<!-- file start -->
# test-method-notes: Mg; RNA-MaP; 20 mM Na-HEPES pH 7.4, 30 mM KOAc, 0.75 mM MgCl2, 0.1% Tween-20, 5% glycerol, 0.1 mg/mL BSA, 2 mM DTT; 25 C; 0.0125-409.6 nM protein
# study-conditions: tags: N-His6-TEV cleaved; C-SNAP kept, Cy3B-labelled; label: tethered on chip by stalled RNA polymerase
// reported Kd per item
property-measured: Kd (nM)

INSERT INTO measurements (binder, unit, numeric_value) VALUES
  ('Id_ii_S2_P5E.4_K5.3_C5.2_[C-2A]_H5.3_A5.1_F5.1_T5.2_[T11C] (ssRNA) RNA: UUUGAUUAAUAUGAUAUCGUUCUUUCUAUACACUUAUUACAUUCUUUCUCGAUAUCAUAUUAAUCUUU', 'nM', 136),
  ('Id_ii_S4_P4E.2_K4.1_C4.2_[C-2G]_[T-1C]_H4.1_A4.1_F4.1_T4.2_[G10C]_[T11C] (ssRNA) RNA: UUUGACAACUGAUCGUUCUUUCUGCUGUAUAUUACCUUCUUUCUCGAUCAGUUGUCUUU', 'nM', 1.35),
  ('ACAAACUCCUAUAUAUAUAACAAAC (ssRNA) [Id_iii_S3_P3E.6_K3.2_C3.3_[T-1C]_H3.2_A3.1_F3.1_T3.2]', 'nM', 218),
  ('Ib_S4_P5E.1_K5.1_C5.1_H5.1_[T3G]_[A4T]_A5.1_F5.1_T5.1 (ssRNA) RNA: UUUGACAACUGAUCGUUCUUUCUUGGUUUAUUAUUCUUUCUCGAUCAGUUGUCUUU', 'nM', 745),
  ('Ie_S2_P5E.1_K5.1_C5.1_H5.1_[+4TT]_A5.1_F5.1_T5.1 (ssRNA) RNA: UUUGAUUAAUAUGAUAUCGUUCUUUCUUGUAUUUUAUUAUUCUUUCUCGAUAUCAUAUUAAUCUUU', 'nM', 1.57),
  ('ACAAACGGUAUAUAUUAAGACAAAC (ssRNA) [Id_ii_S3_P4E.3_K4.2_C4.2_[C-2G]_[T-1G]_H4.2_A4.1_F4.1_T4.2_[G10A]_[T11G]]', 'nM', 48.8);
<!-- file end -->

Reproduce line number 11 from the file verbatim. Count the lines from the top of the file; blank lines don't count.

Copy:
  ('ACAAACGGUAUAUAUUAAGACAAAC (ssRNA) [Id_ii_S3_P4E.3_K4.2_C4.2_[C-2G]_[T-1G]_H4.2_A4.1_F4.1_T4.2_[G10A]_[T11G]]', 'nM', 48.8);